Mitigating Nitrous Oxide Emissions from Tea Field Soil Using Bioaugmentation with a Trichoderma viride Biofertilizer
AuthorXu, S; Fu, X; Ma, S; Bai, Z; Xiao, R; Li, Y; Zhuang, G
Source TitleThe Scientific World Journal
University of Melbourne Author/sLi, Yong
AffiliationAgriculture and Food Systems
Document TypeJournal Article
CitationsXu, S., Fu, X., Ma, S., Bai, Z., Xiao, R., Li, Y. & Zhuang, G. (2014). Mitigating Nitrous Oxide Emissions from Tea Field Soil Using Bioaugmentation with a Trichoderma viride Biofertilizer. SCIENTIFIC WORLD JOURNAL, 2014, https://doi.org/10.1155/2014/793752.
Access StatusOpen Access
Open Access at PMChttp://www.ncbi.nlm.nih.gov/pmc/articles/PMC3997915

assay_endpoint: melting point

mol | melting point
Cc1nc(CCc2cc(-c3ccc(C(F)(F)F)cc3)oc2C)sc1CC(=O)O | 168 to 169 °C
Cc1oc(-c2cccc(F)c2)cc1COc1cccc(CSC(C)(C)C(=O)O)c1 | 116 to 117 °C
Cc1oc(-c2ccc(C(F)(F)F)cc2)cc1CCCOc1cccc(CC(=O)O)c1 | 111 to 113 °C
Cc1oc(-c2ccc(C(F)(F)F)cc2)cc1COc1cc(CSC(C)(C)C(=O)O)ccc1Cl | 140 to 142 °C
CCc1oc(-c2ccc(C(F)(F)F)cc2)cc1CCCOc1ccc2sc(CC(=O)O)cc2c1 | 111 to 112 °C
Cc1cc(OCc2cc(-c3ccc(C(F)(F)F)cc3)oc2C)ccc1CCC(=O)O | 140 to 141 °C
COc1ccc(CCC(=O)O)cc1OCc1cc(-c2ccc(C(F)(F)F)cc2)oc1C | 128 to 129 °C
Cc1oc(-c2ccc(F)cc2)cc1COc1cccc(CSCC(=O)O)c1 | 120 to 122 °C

Land-use conversion from woodlands to tea fields in subtropical areas of central China leads to increased nitrous oxide (N2O) emissions, partly due to increased nitrogen fertilizer use. A field investigation of N2O using a static closed chamber-gas chromatography revealed that the average N2O fluxes in tea fields with 225 kg N ha(-1) yr(-1) fertilizer application were 9.4 ± 6.2 times higher than those of woodlands. Accordingly, it is urgent to develop practices for mitigating N2O emissions from tea fields. By liquid-state fermentation of sweet potato starch wastewater and solid-state fermentation of paddy straw with application of Trichoderma viride, we provided the tea plantation with biofertilizer containing 2.4 t C ha(-1) and 58.7 kg N ha(-1). Compared to use of synthetic N fertilizer, use of biofertilizer at 225 kg N ha(-1) yr(-1) significantly reduced N2O emissions by 33.3%-71.8% and increased the tea yield by 16.2%-62.2%. Therefore, the process of bioconversion/bioaugmentation tested in this study was found to be a cost-effective and feasible approach to reducing N2O emissions and can be considered the best management practice for tea fields.
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